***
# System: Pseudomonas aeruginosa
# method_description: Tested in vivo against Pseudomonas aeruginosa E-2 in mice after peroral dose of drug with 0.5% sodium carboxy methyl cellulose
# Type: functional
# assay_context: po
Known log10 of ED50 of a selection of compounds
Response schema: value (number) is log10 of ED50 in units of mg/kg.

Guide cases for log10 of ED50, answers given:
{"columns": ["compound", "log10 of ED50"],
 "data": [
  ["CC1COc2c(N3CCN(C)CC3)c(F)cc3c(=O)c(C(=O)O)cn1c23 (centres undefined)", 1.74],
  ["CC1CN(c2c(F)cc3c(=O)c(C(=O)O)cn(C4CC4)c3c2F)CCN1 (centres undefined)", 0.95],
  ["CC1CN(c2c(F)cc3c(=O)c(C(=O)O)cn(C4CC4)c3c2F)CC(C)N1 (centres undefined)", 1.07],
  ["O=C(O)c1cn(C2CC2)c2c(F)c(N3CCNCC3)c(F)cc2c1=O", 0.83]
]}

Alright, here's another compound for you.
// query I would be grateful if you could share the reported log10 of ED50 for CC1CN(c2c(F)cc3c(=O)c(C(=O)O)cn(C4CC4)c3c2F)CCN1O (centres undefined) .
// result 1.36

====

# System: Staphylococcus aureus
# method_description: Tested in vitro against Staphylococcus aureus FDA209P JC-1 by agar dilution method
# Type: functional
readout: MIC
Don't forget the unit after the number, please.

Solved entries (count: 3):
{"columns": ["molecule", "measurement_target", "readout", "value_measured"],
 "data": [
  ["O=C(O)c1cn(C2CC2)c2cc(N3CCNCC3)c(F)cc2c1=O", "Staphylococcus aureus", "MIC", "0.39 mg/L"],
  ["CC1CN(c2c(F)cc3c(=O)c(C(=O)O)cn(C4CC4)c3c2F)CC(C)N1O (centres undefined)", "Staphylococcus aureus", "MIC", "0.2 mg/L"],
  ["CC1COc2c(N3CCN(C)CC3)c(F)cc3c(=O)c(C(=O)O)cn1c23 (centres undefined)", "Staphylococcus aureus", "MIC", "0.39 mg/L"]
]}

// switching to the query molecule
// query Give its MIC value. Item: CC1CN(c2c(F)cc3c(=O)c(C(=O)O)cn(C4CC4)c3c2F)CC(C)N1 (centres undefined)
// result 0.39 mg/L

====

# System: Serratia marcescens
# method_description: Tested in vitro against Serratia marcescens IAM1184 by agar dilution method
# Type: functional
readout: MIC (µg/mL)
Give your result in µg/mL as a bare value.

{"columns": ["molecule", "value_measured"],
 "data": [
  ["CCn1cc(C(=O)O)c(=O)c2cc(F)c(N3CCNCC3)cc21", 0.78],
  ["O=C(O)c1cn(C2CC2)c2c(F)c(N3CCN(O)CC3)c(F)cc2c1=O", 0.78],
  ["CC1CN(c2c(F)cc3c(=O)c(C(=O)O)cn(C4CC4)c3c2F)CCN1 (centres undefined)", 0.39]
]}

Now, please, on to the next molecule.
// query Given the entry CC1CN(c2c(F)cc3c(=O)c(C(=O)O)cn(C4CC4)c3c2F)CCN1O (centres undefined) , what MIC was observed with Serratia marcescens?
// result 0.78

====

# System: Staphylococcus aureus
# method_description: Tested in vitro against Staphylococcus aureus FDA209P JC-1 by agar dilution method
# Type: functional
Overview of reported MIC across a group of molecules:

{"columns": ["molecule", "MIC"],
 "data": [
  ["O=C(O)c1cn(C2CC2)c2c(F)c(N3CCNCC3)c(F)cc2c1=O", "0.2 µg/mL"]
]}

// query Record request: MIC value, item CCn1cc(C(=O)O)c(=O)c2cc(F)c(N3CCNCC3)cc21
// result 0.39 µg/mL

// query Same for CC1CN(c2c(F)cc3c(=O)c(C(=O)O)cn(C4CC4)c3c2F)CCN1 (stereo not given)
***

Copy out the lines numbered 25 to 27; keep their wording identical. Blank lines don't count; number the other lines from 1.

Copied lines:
{"columns": ["molecule", "measurement_target", "readout", "value_measured"],
 "data": [
  ["O=C(O)c1cn(C2CC2)c2cc(N3CCNCC3)c(F)cc2c1=O", "Staphylococcus aureus", "MIC", "0.39 mg/L"],